“It is easy to copy online works. Plagiarism requires a low cost that can generate a high profit. Also, the cost of breaking the law is negligible. Piracy has been a persistent problem in the online literature industry,” said Chen Qirong, director of the Online Literature Committee at the China Writers Association, pointing out the key reason for the failure to prohibit piracy despite repeated bans. He also mentioned the negative clout of this problem. “Piracy dampens the enthusiasm of writers and hurts the prosperity and development of online literature. Over time, it may cripple online literature,” Chen Qirong said.

“Infringement and piracy are very harmful to the entire industry, just like cancer cells,” Chen Dingjia said. Over the past several years, the relevant departments have taken measures to deal with many problems in online literature. In 2018, the National Office for the Elimination of Pornography and Illegal Publication and the National Press and Publication Administration jointly deployed a three-month special rectification operation targeting online literature, cracking down on three major problems, namely vulgar content, dissemination of pornographic information, and infringement and piracy.

The recent draft amendments introduce a system of punitive compensation for infringement, raising the upper limit of statutory compensation from 500,000 yuan to 5 million yuan. For infringement cases with serious circumstances, the applicable punitive compensation can reach between one time and five times the amount of compensation.

The amendments respond to the new demand for copyright protection in the context of the digital economy. Increased penalties for copyright infringements have risen the cost of violating the law. Insufficient adjudication and punishment are the top reasons causing repeated piracy and infringement in the field of online literature. “I’m optimistic that the implementation of the new copyright law will soon contain the persistent piracy problem in China’s online literature,” Chen Qirong said.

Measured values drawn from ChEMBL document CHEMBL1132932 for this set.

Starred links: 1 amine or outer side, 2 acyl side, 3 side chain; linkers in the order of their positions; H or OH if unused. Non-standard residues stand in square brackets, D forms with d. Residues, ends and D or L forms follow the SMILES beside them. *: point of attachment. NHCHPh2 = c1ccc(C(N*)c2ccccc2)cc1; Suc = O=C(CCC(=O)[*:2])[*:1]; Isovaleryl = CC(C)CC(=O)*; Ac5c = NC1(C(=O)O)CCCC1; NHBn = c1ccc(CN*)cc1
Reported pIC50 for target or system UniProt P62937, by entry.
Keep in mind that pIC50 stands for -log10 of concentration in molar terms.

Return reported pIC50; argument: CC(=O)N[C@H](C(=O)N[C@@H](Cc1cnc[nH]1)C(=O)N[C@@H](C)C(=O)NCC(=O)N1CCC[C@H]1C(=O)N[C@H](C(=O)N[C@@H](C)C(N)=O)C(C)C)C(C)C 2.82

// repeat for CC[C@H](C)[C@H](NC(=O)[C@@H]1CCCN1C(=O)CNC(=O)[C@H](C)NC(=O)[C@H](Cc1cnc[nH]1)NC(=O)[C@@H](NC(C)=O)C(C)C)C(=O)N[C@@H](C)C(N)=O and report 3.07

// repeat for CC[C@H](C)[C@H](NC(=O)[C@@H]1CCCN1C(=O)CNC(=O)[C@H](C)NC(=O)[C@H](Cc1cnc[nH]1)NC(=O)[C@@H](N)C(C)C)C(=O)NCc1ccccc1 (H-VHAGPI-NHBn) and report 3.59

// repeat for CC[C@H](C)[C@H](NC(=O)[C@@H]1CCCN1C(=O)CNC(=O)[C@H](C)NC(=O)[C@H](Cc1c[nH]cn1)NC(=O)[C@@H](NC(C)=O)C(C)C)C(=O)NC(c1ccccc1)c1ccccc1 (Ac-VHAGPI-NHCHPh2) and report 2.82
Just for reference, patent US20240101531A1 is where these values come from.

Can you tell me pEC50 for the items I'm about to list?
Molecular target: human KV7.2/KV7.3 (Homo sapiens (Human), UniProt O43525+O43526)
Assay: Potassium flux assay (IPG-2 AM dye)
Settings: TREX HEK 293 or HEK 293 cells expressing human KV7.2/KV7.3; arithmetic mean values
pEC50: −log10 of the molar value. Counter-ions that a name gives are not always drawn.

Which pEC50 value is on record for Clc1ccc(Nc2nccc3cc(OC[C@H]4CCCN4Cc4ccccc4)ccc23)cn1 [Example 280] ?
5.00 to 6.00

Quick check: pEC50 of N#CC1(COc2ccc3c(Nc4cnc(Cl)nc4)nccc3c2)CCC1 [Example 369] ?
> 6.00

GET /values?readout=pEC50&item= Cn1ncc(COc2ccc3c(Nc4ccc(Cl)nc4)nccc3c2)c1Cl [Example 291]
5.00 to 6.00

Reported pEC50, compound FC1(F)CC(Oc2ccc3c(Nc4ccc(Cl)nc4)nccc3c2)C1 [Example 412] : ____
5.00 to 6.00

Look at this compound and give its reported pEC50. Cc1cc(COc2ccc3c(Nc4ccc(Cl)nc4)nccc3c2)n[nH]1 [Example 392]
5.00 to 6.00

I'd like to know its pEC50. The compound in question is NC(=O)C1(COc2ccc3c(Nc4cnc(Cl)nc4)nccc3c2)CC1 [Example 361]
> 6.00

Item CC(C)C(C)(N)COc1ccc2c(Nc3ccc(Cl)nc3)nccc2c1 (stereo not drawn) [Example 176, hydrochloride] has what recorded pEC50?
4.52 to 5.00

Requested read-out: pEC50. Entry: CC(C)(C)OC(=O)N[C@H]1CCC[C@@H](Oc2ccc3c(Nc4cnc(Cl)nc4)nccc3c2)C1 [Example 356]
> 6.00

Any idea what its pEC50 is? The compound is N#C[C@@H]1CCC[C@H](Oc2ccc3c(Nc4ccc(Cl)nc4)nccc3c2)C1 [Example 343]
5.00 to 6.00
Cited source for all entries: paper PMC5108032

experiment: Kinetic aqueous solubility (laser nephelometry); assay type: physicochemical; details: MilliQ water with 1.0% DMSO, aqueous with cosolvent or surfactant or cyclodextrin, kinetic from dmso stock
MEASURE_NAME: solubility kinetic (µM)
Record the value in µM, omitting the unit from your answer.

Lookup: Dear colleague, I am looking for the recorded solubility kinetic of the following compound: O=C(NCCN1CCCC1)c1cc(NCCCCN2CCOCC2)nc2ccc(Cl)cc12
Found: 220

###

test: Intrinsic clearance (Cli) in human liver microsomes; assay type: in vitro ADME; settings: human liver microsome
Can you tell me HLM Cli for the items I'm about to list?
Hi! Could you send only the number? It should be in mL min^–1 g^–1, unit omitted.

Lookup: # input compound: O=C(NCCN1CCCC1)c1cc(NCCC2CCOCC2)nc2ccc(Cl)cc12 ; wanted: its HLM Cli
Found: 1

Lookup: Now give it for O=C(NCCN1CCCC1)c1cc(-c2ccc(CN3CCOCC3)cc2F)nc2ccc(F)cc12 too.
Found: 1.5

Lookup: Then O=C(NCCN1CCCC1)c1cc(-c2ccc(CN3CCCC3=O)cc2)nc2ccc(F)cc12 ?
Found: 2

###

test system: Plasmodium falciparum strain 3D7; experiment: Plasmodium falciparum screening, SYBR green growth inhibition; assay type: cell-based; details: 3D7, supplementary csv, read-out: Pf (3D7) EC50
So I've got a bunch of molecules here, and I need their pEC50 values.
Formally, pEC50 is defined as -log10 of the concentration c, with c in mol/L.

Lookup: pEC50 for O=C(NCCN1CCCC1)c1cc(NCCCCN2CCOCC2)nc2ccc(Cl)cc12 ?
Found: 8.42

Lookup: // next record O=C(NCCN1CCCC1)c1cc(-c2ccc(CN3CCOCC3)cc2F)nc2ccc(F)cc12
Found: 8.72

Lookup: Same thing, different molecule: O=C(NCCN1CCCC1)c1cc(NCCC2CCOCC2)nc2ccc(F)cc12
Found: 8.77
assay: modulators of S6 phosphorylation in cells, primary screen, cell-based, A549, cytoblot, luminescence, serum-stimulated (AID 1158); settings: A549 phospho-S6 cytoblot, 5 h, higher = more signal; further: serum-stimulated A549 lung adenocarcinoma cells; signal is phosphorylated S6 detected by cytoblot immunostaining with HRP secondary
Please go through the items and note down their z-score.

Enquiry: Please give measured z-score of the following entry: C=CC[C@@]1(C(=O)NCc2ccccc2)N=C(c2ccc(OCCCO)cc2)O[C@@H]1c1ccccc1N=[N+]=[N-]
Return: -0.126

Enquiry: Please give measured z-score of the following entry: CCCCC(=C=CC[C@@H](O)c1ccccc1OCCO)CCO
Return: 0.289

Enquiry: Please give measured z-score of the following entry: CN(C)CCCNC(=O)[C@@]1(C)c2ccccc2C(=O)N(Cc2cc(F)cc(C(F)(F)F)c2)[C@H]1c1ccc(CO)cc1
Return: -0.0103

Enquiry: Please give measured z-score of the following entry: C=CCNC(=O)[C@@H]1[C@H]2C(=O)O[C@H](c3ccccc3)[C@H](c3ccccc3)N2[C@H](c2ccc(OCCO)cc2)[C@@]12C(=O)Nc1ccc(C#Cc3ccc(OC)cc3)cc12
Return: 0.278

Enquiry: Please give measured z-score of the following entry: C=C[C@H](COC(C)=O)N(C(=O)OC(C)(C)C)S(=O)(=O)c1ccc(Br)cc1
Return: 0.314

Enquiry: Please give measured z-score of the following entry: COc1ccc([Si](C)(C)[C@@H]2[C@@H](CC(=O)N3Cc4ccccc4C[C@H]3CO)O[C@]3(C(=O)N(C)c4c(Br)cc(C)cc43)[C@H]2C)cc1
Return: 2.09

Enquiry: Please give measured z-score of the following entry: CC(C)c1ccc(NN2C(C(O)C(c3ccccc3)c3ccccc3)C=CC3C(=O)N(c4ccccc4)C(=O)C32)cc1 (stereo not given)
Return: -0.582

Consensus on copyright protection

After writing several online novels, the post-90s author Cun Jun gave up the path of online literature. One important reason is that he lost his motivation to create original novels.

Cun started to write online literature in 2011. “I signed a five-year copyright contract with the platform for the electronic version of my works,” Cun said. During his early writing career, most copyright contracts were similar to the contracts signed with publishing houses that take effect for five years after the completion of serialization. At that time, although the manuscript remuneration was not high, there was a full-attendance bonus. Also, we could have a share of the online platform’s income from the paid novel. Now, we can see two trends. The money for full attendance bonus has been reduced, and online platforms want to own the copyright for a longer period. The rookie’s path to becoming a master is not easy. Cun’s story demonstrates the intimate relationship between copyright protection and originality.

At this year’s Two Sessions, the online literature copyright protection also gripped the attention of participants. Jiang Shengnan, a deputy of the National People’s Congress and vice chairman of the Zhejiang Online Literature Writers Association, suggested that government regulatory agencies should involve and launch a standard contract format that guarantees the equal rights of platforms and writers. Gu Ben, a member of the Chinese People’s Political Consultative Conference and director of the Foreign Language Acquisition and Editing Department at the National Library, proposed collective governance to promote the healthy development of online literature.

Yan held that currently, an online platform hires millions of authors, including legendary authors and rookie authors. Their expectations may vary. Contracts should conform to the actual situation and the wishes of both parties. Identification of problems is the first step to solving them. Cun noticed that some online forums have begun to publish several articles on copyright and answer the authors’ questions. In his view, this is a good approach.

“Platforms, authors and readers are all crucial for the healthy development of online literature. Copyright protection should become a consensus. We need to establish a diversified copyright protection system with the aid of policy, technology and law,” Chen Dingjia said.


This article was translated from Guangming Daily.

Editor: Yu Hui